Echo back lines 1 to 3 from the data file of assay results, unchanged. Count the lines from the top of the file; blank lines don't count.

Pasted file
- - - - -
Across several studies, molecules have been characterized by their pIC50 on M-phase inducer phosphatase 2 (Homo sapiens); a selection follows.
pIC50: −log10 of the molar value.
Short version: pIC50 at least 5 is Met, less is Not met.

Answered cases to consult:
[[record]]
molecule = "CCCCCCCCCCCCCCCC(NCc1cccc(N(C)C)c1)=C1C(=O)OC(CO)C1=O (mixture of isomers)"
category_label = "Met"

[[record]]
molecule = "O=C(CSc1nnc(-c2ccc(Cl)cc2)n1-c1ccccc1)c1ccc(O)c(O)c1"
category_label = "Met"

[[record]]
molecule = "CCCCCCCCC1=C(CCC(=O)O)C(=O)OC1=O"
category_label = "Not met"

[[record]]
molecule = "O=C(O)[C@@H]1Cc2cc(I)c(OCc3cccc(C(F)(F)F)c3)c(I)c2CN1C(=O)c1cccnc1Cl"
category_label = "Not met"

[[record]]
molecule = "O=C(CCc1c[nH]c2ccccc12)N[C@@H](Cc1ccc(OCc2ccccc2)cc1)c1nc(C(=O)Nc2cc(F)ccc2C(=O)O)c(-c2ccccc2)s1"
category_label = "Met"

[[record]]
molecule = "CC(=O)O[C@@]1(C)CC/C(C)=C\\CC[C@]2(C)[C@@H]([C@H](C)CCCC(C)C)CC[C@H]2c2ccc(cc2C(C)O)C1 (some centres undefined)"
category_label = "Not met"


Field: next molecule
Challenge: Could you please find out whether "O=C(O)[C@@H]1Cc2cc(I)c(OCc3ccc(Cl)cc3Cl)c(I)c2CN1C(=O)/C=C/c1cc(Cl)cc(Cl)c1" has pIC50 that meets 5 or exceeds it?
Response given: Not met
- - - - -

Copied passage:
Across several studies, molecules have been characterized by their pIC50 on M-phase inducer phosphatase 2 (Homo sapiens); a selection follows.
pIC50: −log10 of the molar value.
Short version: pIC50 at least 5 is Met, less is Not met.